The lives of three young South Australians have been changed forever thanks to the resumption of cross-border kidney transplants following our State’s lifting of restrictions surrounding the surgery before our eastern neighbours.
Minister for Health and Wellbeing Stephen Wade said the transplants were made possible because South Australians had done an exceptional job in mitigating the spread through social distancing and other public health strategies.
“All kidney transplant surgeries were suspended to ensure patient safety and as part of a broader effort to make hospital beds and equipment available for an expected influx of coronavirus patients,” Minister Wade said.
“With our state’s restrictions now eased thanks to the Marshall Liberal Government’s strong plan to protect South Australians from the virus, we are excited to once again be able to provide this important service and have already coordinated the first of many life-changing kidney transplants.
“We are committed to improving the health and wellbeing of all South Australians and we are proud to see different sectors working together to achieve this incredible outcome.”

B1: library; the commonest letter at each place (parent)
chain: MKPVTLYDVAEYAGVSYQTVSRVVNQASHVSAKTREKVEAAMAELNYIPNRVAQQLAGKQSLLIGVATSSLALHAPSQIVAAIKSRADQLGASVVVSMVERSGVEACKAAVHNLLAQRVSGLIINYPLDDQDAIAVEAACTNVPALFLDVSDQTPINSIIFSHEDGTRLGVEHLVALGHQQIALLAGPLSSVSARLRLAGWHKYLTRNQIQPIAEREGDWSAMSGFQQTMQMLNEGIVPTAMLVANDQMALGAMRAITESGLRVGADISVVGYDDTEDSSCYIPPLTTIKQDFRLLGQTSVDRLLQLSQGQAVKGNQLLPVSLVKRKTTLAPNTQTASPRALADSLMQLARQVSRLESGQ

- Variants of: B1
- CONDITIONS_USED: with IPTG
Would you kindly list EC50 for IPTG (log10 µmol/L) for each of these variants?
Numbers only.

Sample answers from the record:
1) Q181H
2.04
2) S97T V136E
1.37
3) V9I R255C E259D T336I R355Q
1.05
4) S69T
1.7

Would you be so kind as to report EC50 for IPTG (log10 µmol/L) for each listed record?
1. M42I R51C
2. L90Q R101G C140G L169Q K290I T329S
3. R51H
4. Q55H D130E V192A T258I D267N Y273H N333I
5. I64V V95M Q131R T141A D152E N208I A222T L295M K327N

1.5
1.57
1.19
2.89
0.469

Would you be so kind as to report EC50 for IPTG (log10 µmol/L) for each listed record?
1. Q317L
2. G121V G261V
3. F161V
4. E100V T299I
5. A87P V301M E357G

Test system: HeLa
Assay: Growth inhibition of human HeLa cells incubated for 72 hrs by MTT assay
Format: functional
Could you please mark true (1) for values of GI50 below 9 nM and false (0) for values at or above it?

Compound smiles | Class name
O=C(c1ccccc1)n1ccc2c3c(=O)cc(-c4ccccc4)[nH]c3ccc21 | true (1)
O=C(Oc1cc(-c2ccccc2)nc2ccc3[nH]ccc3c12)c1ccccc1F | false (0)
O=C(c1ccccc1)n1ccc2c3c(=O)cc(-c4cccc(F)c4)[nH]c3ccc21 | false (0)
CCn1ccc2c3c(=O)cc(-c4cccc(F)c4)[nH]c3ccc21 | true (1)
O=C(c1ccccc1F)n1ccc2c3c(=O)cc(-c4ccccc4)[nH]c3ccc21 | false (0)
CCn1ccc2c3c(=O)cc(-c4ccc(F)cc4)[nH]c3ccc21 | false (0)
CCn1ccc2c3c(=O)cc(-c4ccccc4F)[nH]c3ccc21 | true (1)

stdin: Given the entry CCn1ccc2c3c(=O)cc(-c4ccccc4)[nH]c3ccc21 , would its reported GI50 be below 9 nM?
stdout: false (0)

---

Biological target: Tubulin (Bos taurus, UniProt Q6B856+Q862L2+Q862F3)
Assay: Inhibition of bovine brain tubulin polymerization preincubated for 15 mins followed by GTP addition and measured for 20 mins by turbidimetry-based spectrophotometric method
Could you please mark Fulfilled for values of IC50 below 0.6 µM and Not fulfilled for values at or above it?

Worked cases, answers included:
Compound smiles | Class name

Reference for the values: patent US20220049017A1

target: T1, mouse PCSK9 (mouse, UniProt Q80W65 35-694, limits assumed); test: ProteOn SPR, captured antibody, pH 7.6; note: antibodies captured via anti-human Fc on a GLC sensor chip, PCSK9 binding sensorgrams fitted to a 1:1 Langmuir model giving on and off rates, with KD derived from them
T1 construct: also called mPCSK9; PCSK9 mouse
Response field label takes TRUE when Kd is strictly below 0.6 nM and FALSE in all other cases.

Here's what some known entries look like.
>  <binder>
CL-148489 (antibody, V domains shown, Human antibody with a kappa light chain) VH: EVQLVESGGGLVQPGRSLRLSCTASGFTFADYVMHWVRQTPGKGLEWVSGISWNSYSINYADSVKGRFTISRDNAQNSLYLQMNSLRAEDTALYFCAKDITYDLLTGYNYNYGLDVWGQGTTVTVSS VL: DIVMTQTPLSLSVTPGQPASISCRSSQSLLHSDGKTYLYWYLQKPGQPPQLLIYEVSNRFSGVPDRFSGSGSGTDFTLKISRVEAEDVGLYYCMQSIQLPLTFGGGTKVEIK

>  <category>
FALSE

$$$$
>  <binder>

With Victoria’s kidney transplant program remaining on hold due to their state-based restrictions, SA Health worked together with SAPOL to gain Essential Travel clearance to facilitate the smooth passage of the kidneys via road travel between the borders and get them to the Royal Adelaide Hospital for immediate surgery.
This resulted in the surgeries beginning 12 hours earlier, with the procedures successfully completed three hours before they would have arrived by plane.
Two of the kidneys were transported to Adelaide from Victoria on Sunday, while the third kidney arrived yesterday.
All three young recipients are recovering from their surgeries, on Sunday and last night respectively, at the Royal Adelaide Hospital.
Director of Transplant Medicine at the Royal Adelaide Hospital, Dr Toby Coates, said the restart is positive news for patients on the transplant waiting list.
“While patients can be maintained successfully with dialysis treatment, a transplant is the ultimate treatment because it offers significant benefits in terms of life expectancy and the quality of life,” Dr Coates said.
“The fact that kidney transplantation can now resume safely will have a profound impact on the lives of our patients and their families.
“We are overjoyed to have this service back in operation and look forward to getting back to providing six to eight kidney transplants every month.”
Depending on the urgency, the average wait time for a kidney transplant is about three years.